Much like the rest of the 2013 NBA Draft class, when Kentavious Caldwell-Pope was selected with the 8th overall pick he was not given high expectations right out of the gate. With no standout superstars in this draft class, it was assumed that most of the players would come off of the bench to start their careers, but will that be the case with Caldwell-Pope?
To start, we need to look at what exactly Caldwell-Pope will bring to the team right out of the gate. The first thing that will stand out when you watch any of his tape at the University of Georgia is his natural ability for scoring. He averaged 18.5 points per game, and that is made even more impressive when you consider that he had no other credible scoring options on his team, so he was regularly double teamed.
He was able to score in just about every way you can think of, whether it be driving to the lane or pulling up from three. He averaged over 5 free throws per game during his sophomore year at Georgia, which shows his ability to draw contact from defenders. It’s not that he had to drive the lane because he couldn’t shoot, though, as he was deadly accurate in his mid-range/three-point stroke.
His 43% from the field does him no justice, and it really just points to the lack of scoring threats around him. His release point is just about perfect, and he established himself as one of the best shooters in the country with it.
Though he was known for his abilities on the offensive side of the ball, that’s not where it ends with Kentavious Caldwell-Pope. He was the nation’s top rebounding guard at 7.1 rebounds per game, and that fact makes the Pistons an even more dangerous team on the boards, as they already have solid rebounders in Josh Smith, Greg Monroe, and Andre Drummond. Even though he is 6’6, his leaping ability makes him able to jump in on rebounds that would not normally be possible for players his size.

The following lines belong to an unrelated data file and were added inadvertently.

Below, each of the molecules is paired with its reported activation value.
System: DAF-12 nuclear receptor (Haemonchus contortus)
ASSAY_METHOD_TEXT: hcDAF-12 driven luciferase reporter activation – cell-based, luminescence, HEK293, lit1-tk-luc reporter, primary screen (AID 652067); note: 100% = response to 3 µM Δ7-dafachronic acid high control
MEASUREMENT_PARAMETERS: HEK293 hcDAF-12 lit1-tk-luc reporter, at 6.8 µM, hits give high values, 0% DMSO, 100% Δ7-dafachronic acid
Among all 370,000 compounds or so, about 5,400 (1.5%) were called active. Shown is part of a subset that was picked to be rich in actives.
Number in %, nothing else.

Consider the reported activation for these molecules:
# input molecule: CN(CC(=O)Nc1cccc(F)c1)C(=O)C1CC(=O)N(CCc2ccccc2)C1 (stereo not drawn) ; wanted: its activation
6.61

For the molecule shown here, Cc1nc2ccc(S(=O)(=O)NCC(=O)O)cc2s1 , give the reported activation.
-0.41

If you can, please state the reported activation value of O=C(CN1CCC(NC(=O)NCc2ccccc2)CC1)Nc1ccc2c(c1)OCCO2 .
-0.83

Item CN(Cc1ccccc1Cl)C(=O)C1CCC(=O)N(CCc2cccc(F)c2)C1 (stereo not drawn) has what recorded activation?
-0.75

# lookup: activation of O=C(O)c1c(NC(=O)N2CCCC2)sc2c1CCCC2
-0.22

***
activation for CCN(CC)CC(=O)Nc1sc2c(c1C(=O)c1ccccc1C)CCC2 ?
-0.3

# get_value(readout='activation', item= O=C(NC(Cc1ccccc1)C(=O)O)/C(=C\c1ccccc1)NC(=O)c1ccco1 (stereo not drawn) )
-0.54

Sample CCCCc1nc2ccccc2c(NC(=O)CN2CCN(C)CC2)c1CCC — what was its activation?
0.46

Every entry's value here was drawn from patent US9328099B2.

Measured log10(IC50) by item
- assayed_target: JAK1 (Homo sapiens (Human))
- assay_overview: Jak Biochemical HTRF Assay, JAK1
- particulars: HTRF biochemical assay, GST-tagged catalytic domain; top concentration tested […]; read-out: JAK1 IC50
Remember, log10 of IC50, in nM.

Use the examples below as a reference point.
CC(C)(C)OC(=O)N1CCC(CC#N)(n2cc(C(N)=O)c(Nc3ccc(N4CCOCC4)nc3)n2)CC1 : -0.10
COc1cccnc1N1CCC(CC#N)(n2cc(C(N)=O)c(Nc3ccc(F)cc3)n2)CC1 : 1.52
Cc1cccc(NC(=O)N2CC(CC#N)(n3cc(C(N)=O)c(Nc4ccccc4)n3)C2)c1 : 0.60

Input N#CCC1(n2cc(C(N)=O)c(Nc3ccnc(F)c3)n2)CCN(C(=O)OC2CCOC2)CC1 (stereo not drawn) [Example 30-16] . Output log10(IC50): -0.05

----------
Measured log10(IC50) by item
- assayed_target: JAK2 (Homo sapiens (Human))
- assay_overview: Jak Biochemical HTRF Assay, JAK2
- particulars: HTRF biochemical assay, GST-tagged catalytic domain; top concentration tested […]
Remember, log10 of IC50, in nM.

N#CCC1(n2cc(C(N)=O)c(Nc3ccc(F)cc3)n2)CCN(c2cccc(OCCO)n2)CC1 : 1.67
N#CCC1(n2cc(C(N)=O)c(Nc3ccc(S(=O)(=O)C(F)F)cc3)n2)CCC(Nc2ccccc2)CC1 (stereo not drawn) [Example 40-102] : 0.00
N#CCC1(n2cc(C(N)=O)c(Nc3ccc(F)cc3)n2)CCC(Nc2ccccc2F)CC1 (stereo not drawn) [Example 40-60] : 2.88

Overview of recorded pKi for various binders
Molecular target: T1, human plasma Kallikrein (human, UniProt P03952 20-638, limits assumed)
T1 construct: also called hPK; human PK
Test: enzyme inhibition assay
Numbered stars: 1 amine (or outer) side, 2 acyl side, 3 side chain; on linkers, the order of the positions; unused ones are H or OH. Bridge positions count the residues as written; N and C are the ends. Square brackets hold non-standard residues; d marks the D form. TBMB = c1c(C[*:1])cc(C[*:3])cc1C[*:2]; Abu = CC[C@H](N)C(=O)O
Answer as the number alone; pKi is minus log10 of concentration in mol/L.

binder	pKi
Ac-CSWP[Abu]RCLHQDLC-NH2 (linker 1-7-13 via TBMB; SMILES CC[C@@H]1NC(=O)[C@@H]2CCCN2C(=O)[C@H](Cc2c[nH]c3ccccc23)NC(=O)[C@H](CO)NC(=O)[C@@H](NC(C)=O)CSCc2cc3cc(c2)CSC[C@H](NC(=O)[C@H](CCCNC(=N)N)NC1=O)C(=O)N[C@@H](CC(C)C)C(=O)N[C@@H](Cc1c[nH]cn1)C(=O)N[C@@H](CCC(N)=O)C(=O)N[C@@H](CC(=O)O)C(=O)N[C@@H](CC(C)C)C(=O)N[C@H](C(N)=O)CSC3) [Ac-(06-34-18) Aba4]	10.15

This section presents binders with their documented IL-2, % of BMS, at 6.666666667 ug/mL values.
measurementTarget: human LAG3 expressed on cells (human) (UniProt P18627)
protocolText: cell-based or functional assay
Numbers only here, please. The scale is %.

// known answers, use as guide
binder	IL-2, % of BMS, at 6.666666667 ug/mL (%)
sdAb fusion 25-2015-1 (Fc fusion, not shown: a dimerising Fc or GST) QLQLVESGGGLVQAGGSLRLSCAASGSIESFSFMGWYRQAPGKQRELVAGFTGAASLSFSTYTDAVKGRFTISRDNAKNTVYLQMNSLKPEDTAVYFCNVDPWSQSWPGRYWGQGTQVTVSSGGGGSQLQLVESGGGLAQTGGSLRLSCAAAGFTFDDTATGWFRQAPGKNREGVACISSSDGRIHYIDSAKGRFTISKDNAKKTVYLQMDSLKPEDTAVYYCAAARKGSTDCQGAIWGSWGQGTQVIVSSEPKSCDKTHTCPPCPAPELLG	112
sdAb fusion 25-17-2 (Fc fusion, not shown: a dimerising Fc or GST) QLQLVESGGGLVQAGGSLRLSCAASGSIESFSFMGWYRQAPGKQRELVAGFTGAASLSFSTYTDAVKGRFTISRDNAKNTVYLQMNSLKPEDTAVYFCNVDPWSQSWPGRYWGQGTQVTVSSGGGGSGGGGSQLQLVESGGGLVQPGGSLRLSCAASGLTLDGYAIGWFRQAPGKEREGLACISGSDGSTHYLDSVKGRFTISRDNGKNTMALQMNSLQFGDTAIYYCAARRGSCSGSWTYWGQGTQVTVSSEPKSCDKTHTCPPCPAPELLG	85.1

On top of the rebounding aspect, he also brings the potential of being an elite defender. Unlike many college players who are the focal point of their offense, KCP was actually very focused on that end of the ball. He uses all of his lengthy wingspan to disrupt passing lanes, as well as shots. His athleticism allows him to stay with just about any player, and he is not afraid to get physical with his man.
When looking at the Pistons’ roster, it appears that only veteran Chauncey Billups and Rodney Stuckey stand in his way of starting. Given that Billups is probably past the point in his career that he should be starting, that leaves a 2 man race between Stuckey and KCP. We have seen a constant regression out of the former over the past few years, and given that it is the last year of his contract, there is really no reason to give him extended playing time.
That leaves only one option, the rookie, Kentavious Caldwell-Pope. His blend of scoring ability, rebounding, and defense is something that is not currently present anywhere else at the shooting guard position on the Pistons roster, and that should be enough to anoint him the starter for opening night against the Washington Wizards.
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